[Problem] Apple SSD doesn't work with Windows

Thanks for compiling this guide Fernando. I have been following the thread for a few months and recently received my CH341a to attempt this myself. I have an H61 chipset MS-7782 with a Winbond W25Q64FV.

I have followed the guide to the letter using AsProgrammer and UEFITool, flashing separate BIOSes to test with both the small and larger drivers respectively.

For both I am getting the message:

Copyright (C) 2000-2011 Broadcom Corporation
Copyright (C) 1997-2000 Intel Corporation
All rights reserved.
PXE-E61: Media test failure, check cable
PXE-M0F: Exiting Broadcom PXE ROM.

ERROR: No boot disk has been detected or the disk has failed.

I have been able to freshly install Ubuntu to the drive from a LiveCD, so the drive is operational. Might I have missed something?

I have uploaded my original and modded BIOSes here if useful.

Thank you.

@Lorenzo
Did you dumped the new flashed bios and confirmed the NVMe module in it?
You may missed the part of the guide related to: Step 4 - Installation of the OS onto the NVMe SSD

Small variant mod seems bad, the 5 variant seems OK, pad and DXE insertion.

By the way, since you have a programmer, why not using a mod on the latest 8.15 (18 de set de 2014) bios revision, your backup is 8.13 (23 de out de 2013)

@Lorenzo:
Welcome to the Win-RAID Forum!
MeatWar’s last post has obviously been addressed to you.
Happy New Year!
Dieter (alias Fernando)

@MeatWar:
Please mention to whom you reply. Thanks!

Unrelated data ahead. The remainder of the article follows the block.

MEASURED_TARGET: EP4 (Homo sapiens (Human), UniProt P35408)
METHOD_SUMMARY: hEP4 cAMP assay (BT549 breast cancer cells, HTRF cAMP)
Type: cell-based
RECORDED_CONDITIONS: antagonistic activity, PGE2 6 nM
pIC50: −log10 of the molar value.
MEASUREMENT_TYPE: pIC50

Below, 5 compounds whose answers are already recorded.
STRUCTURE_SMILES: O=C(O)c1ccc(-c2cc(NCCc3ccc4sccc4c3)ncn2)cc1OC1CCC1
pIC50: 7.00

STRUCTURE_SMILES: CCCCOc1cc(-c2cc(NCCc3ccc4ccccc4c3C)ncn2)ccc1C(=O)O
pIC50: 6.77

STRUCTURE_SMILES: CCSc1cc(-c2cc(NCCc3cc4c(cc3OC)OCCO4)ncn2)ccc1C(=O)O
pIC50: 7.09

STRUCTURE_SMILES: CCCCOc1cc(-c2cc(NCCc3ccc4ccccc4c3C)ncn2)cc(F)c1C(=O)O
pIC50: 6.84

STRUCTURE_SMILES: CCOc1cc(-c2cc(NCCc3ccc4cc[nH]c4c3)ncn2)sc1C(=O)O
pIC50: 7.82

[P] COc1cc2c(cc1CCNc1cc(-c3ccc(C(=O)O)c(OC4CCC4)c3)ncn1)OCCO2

@MeatWar
Thank you, dumped and double checked - DXE 5 driver is present.

For Step 4 Windows installer shows NVMe drive. I deleted existing partitions from here, freshly installed Windows, but after removing Rufus USB and rebooting I get the same PXE-E61 and PXE-M0F errors as before. ‘Windows Boot Manager’ is top of Boot Order in ‘UEFI Boot Sources’.

I should note, that in Part A of Step 4 I don’t have a “PATA” or “PATA_SS” listed. For ‘Legacy Boot Sources’ I have ‘Hard Drive’ and ‘Network Controller’ only.

Thanks for advice on BIOS revision. I have updated to v8.15, modded, reflashed and dumped to double check. DXE 5 driver is present, but still getting those PXE errors as above. Original and modded v8.15 BIOSes here if useful.

@Fernando
Thank you - long time lurker, first time poster :slight_smile: Happy new year!

@Lorenzo:
As MeatWar already has posted your modded BIODS named new_bios_dxe_5.bin seems to be fine (I checked it myself and agree with him). So you should definitively be able to get Win10 or Win11 installed onto the NVMe SSD after having successfully flashed the modded BIOS.

Are you sure, that the OS has been installed before you removed the Rufus USB stick? This procedure at least needs 1 reboot.

If a “PATA” drive should not be listed wthin the BIOS as bootable device after having enabled CSM, the flashing of the modded BIOS hasn’t been successful.

@Fernando
Thanks for checking - with AsProgrammer I erased IC, verified blank check, reflashed checked new_bios_dxe_5.bin BIOS back and verified, reinstalled Windows, removed Rufus USB, rebooted twice and still getting the same PXE errors.

What should I try next with no “PATA” drive listed? I’ve attached image Boot Order in BIOS:

I can’t see a CSM option in the BIOS screen but Legacy Support is enabled in the Secure Boot Configuration screen:

I may try erasing and reflashing with SkyGz’s CH341a Programmer shortly just to rule out any potential issue flashing with AsProgrammer. The BIOS loads though, so I assume flashing was successful? EDIT: same result using ‘CH341a Programmer’.

Thank you

You can check the success/failure of your recent BIOS flash by doing a complete backup of your HP mainboard’s chip BIOS Region or SPI content. The BIOS Region should contain the NvmExpressDxe_5 module.